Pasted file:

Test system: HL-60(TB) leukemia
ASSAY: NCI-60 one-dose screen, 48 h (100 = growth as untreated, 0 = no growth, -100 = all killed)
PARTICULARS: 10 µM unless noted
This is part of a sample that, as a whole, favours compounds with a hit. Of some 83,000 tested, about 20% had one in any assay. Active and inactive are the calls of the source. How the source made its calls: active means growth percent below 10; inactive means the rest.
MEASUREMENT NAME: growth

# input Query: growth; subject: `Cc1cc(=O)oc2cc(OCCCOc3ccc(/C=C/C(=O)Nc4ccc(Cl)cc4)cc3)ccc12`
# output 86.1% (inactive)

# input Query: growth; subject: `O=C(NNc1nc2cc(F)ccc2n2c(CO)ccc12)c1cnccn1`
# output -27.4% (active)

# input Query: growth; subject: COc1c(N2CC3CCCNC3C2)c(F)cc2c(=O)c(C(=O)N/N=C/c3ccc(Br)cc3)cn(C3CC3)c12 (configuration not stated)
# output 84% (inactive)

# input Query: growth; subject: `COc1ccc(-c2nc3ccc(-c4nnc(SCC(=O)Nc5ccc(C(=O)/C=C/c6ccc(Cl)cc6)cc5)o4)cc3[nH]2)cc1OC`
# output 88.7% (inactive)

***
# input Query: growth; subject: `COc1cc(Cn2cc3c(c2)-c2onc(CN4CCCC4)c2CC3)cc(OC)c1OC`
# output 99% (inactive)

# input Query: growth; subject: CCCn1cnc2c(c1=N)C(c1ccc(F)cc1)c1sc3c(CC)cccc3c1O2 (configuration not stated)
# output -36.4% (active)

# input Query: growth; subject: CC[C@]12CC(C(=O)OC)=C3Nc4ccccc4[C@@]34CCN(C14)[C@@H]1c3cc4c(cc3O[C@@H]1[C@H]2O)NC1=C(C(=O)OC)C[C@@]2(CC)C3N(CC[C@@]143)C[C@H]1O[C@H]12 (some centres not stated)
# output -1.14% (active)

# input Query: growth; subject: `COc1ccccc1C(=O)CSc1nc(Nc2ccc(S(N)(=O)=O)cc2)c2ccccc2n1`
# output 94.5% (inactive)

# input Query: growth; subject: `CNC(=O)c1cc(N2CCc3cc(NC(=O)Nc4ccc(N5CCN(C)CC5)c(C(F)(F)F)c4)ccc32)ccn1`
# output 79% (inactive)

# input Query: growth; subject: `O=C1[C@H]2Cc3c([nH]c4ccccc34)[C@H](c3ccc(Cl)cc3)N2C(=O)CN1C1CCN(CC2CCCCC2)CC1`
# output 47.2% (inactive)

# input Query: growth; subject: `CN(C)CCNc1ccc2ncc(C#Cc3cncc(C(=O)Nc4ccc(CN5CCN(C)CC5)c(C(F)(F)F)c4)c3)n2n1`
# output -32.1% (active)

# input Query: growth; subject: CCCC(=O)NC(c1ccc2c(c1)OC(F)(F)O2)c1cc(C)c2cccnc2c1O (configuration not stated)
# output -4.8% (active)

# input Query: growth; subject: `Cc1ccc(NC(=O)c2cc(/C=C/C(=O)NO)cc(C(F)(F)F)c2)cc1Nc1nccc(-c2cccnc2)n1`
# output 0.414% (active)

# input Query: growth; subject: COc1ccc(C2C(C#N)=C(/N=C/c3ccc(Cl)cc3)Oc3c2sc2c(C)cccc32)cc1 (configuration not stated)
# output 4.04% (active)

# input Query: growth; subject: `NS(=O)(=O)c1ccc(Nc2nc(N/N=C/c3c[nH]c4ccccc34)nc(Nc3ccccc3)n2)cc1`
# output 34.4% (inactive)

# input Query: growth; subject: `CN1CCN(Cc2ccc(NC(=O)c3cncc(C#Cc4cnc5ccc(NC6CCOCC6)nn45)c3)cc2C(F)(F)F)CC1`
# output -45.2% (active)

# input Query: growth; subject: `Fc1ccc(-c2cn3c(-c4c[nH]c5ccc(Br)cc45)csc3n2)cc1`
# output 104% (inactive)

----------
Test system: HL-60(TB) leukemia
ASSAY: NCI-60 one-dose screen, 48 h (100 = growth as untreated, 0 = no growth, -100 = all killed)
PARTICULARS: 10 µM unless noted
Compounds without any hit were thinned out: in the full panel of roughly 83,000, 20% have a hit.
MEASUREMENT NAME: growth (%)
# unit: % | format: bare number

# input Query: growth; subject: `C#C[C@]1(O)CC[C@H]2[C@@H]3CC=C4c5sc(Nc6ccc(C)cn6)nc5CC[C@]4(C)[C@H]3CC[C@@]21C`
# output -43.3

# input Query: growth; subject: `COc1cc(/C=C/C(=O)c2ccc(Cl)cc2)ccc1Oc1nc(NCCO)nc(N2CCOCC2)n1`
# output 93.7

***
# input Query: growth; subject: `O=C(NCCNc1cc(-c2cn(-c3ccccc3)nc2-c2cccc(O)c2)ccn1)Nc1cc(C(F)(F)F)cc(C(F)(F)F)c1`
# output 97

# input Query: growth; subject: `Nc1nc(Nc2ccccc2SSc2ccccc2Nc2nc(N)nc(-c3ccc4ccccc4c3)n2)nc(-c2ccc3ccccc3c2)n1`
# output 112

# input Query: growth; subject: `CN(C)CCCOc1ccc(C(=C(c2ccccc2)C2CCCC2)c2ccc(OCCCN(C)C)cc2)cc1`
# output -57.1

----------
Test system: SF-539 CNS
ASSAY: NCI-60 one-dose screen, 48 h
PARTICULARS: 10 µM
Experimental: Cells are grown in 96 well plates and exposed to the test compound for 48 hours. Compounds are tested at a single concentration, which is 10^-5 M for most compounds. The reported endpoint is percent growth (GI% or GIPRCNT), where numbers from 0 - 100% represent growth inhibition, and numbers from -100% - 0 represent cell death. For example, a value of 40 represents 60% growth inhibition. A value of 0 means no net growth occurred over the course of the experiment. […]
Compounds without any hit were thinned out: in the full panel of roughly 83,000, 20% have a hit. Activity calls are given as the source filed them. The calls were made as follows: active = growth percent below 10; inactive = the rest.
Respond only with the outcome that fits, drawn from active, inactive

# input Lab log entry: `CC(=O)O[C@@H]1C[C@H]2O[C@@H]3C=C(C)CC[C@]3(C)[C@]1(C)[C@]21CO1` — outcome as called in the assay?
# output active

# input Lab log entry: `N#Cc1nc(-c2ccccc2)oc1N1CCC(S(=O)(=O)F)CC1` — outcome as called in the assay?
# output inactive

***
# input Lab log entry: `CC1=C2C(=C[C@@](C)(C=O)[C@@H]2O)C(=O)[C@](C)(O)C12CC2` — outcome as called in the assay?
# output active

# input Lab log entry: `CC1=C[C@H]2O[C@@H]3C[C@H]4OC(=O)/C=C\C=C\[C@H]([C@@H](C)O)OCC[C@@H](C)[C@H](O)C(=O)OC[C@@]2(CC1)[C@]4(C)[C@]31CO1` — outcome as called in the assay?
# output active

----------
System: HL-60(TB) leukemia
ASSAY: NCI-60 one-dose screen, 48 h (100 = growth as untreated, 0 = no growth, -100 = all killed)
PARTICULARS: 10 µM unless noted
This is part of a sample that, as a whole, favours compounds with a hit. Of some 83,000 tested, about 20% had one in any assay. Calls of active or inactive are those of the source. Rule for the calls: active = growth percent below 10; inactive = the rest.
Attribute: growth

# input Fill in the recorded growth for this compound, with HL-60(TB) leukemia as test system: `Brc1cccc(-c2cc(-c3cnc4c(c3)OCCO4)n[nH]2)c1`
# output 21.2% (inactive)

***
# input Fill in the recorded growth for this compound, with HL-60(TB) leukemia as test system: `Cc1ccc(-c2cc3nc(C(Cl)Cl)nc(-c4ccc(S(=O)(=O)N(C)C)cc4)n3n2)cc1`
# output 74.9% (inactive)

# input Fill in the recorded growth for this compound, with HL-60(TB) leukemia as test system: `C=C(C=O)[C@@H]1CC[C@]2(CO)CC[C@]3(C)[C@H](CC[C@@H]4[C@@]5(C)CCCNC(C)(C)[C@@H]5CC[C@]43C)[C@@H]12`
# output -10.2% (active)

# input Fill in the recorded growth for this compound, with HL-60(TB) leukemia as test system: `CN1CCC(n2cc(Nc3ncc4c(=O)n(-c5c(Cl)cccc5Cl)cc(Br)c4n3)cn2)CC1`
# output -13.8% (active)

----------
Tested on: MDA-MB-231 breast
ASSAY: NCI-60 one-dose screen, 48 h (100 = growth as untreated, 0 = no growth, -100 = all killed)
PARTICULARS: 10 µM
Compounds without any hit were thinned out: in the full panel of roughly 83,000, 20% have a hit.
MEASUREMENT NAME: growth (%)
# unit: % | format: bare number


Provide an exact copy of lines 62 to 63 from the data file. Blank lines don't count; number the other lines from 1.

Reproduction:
PARTICULARS: 10 µM
Experimental: Cells are grown in 96 well plates and exposed to the test compound for 48 hours. Compounds are tested at a single concentration, which is 10^-5 M for most compounds. The reported endpoint is percent growth (GI% or GIPRCNT), where numbers from 0 - 100% represent growth inhibition, and numbers from -100% - 0 represent cell death. For example, a value of 40 represents 60% growth inhibition. A value of 0 means no net growth occurred over the course of the experiment. […]